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What California teens need to know about workers’ comp

On Behalf of | Feb 19, 2023 | Workers' Compensation |

There are a lot of misconceptions about workers’ compensation – particularly around who is eligible to receive workers’ comp benefits if they suffer a work-related injury or illness. If you’re the parent of a teen who’s working after school and during vacations to save for college or just have their own spending money, you need to know – and so do they – that they have the same rights to workers’ comp as adult employees.

Here in California, almost every employer with at least one employee is required to carry workers’ comp insurance. Workers’ comp benefits are available to those under 18 years of age. No employer should tell your teen that they can’t get workers’ comp because of their age. 

Of course, the best-case scenario is for your teen to be in a workplace where employee safety is taken seriously and all employees, even those who work part-time or seasonally, get the necessary safety training and equipment from the start.

Young workers have a higher injury rate than their older counterparts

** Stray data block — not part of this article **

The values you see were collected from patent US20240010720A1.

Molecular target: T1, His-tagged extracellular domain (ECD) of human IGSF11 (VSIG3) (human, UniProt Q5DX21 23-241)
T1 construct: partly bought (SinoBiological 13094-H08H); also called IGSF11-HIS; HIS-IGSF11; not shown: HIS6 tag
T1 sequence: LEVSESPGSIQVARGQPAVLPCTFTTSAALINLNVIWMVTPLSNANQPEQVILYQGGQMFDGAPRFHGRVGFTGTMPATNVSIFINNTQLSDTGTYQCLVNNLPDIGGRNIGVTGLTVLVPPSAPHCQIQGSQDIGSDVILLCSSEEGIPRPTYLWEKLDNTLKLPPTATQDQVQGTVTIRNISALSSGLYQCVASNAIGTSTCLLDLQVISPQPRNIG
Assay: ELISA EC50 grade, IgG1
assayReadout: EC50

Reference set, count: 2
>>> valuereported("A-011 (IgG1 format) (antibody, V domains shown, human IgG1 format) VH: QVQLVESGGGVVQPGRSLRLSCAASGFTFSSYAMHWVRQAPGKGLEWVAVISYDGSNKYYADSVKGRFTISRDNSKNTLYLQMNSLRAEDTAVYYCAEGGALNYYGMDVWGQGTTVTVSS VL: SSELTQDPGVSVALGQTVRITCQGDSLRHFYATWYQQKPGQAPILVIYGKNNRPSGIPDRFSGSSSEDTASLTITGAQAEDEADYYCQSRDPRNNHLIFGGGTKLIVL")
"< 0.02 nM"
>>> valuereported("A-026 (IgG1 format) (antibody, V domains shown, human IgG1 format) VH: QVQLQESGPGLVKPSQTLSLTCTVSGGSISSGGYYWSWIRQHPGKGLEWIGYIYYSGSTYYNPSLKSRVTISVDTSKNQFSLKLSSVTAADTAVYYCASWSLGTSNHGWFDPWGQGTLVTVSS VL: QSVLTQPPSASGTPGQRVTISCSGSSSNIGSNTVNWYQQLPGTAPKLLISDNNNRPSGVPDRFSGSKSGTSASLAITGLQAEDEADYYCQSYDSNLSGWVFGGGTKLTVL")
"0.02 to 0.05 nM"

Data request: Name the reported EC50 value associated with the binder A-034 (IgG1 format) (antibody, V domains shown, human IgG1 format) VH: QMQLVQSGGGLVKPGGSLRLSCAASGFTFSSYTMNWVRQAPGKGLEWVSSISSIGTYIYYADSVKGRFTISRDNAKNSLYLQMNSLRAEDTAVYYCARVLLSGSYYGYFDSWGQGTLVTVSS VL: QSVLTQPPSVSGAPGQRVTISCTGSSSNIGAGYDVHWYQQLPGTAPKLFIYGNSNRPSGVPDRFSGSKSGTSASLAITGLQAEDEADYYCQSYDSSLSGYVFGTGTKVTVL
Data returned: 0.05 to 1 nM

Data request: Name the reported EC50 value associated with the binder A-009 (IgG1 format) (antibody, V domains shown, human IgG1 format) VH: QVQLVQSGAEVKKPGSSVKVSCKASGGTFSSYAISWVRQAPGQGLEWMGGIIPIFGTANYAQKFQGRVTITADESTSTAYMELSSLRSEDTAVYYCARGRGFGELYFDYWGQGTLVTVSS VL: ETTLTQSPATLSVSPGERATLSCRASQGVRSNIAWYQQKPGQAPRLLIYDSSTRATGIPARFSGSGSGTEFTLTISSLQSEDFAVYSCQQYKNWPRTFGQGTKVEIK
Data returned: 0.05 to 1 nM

It shouldn’t surprise anyone that workers under the age of 24 have a higher rate of injury than older workers do. They’re often more willing to take on potentially dangerous jobs. Older workers may ask them to do things they don’t feel comfortable doing – like climbing ladders or carrying heavy boxes.

Younger workers are often less likely to complain if they suffer an injury or to be able to tell whether it’s something that should get medical treatment. They want all the hours they can get and don’t want to risk having to take time off work or be fired. Of course, it’s illegal for an employer to retaliate against any employee for filing a valid workers’ comp claim. 

They need to know their rights

At least half of young people between 16 and 24 years of age in California are employed. Too few know their rights. That’s why California’s Commission on Health and Safety and Workers’ Compensation (CHSWC) developed a “Young Worker Bill of Rights” that addresses what those in their first forays into the workforce need to know about their legal rights regarding safety, pay and more.

If your child has suffered a workplace injury or illness, be sure they seek the workers’ compensation to which they’re entitled. If they’re having difficulty getting approved, it can help to have legal guidance.